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Old 04-07-2013, 10:38 AM   #1
ps17
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Detailed RCI Oasis vs Fantasy (vs Magic and Disney) Review

Please accept this review as opinion (no flames please) but after years of wondering if we should try RCCL and reading all these threads, we took the plunge. In summary, the Oasis/Allure class are great ships which offer (for us) unmatched experiences which fits our "vacation evolution" and will definately get a slice of the "spend pie". We'll be back to DCL but for now, RCI is part of the consideration.

Background: We have been to WDWover 10 times. As our kids got older, we have migrated to DCL as a preference for vacations. We have been on Magic about 8 times and this past Christmas, just sailed Fantasy.

As we priced a trip for this spring break, for our family of 4, with discount, a Fantasy Western was around $9300 (before on-board extras, travel, hotel). The Allure was sold out. We decided to book the Oasis Western for about $5800 (before expenses) for an equivalent veranda room for 4 people. Categorically, here goes:

Planning and availability: RCI allows you to preplan and prebook all your shows and specialty dining - AND - if the events don't overlap, you can book more than one and repeat - AND availabilty is much better than DCL which is tough to get, say ressies at Palo etc. Having said that, for shows (which you don't have to book in DCL) even if you don't book in advance, we never were shut out of of walking in without booking (your only disadvantage is without prebooking, you lose choice of seating).

Embarkation and debarkation: Hard to compare because we were subject to sequestration so embarkation was a little hassled but our perception is that without gov cutbacks, embarkation for Allure/Oasis is pretty easy and if you wanted, unlike DCL, you don't have to go through the stress/effort/worry of boarding numbers, waiting at the terminal, numbers called.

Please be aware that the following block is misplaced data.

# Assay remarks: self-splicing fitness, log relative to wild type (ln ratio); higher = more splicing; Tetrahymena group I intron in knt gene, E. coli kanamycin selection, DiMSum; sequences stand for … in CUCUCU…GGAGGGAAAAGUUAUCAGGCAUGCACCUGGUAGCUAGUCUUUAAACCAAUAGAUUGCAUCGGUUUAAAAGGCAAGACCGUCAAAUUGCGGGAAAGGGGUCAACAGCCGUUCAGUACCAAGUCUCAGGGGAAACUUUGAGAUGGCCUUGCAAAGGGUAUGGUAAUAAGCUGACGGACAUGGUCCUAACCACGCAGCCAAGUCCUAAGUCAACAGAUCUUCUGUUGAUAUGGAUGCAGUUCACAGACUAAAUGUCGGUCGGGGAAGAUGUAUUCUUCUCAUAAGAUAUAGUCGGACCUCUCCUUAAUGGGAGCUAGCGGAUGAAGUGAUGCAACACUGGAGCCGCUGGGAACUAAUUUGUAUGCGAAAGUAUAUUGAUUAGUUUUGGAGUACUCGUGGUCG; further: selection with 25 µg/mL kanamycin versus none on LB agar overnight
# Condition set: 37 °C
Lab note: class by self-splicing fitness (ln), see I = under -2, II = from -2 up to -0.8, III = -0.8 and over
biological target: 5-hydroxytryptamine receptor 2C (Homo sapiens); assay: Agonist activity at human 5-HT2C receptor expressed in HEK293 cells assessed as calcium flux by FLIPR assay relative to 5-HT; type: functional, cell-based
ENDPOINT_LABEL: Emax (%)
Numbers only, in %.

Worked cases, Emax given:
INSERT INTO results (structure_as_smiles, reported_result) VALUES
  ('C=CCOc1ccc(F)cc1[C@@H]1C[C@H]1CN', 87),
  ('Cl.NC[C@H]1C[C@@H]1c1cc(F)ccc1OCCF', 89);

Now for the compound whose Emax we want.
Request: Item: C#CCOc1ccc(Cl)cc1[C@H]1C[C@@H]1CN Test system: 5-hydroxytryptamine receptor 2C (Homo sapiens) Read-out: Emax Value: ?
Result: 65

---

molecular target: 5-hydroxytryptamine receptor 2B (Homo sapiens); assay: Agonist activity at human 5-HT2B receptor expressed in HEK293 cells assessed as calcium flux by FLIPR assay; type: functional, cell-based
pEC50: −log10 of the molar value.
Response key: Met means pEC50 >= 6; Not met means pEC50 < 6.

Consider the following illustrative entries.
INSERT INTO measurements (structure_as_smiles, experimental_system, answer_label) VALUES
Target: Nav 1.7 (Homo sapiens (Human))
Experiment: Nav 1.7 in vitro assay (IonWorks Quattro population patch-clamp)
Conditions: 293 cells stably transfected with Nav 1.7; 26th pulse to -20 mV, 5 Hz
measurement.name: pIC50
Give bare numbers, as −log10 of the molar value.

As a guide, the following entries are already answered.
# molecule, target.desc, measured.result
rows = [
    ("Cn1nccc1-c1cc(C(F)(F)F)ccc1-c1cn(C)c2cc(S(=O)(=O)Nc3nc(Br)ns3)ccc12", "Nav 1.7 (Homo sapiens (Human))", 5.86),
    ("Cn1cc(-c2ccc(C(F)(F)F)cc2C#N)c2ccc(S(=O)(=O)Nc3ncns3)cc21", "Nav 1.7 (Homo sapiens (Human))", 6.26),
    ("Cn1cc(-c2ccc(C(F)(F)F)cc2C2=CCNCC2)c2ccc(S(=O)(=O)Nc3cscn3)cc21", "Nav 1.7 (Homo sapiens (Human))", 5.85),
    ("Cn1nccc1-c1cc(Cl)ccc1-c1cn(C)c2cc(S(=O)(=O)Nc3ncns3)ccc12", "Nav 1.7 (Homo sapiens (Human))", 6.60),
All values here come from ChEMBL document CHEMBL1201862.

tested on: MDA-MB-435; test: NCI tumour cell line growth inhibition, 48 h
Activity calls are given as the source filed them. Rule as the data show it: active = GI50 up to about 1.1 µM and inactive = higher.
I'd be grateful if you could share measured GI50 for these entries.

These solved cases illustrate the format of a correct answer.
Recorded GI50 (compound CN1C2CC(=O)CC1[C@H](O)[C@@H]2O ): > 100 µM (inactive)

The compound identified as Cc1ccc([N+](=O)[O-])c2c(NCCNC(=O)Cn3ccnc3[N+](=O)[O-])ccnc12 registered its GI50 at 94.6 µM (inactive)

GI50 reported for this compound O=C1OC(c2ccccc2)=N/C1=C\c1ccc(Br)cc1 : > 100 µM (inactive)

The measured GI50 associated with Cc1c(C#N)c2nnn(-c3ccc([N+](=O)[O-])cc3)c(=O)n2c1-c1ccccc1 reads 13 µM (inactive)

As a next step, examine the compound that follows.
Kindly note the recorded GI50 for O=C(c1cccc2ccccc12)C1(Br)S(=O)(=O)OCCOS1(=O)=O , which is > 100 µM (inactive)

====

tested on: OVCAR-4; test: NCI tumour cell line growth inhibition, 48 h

Special Occasions: If you have that special reunion for large groups of family members especially multigeneral, DCL is unparalelled for providing that "feel" and memory of lifetime. This is due to the service, atmosphere, feel, and activities (such as MDR dining, formal events etc) and service devoted to these.

Overall service and feel: RCI's service was competent and fine. Room stewards were the same. In the MDRs (main dining room), service was competent, prompt, polite, and fine. Guest area services (handing out pool towels etc) was fine. Making drinks etc. bar , spa - all good. As good as it was, there was not that exceptional feel and personal touch that DCL has. The waiters knew your names, but they didn't do magic tricks with your kids, they didn't make those personal connections. When they did, it almost felt forced and not genuine. There were also times when certain things weren't available or possible, they either did not go out of their way to make things happen, or if the answer to your need was a "no", it wasn't the "Ritz Carleton no", it wassometimes the terse "no" you'd get if you were in the carribean. At the end of the day, while RCI service is very good, if you want exceptional immersion with personal feel, DCL is better.

Main Dining Room (MDR). Fantasy and DCL slightly gets the edge. Food quality is probably about the same. Generally very good food with hits and misses depending on what you order. Where DCL has edge is that on a nightly basis, DCLs menu is more varied with choices. At DCL, we always said to ourselves: "so many options, what do I order?" Whereas on certain nights RCI we would say "nothing sounds good". RCI did have certain items such as shrimp cocktail or Caesar salad on a nightly basis, so if you liked that, RCI wins out there. Also, we never felt on RCI like they would make anything you wanted any time (on DCL, if they knew you liked Thai or Indian food, they would make it special). RCI does make the effort to have most of their food fresh (onboard bakeries, butcher shops, fish fileting etc) and you certainly can tell that, however DCL is the likely the same in many cases.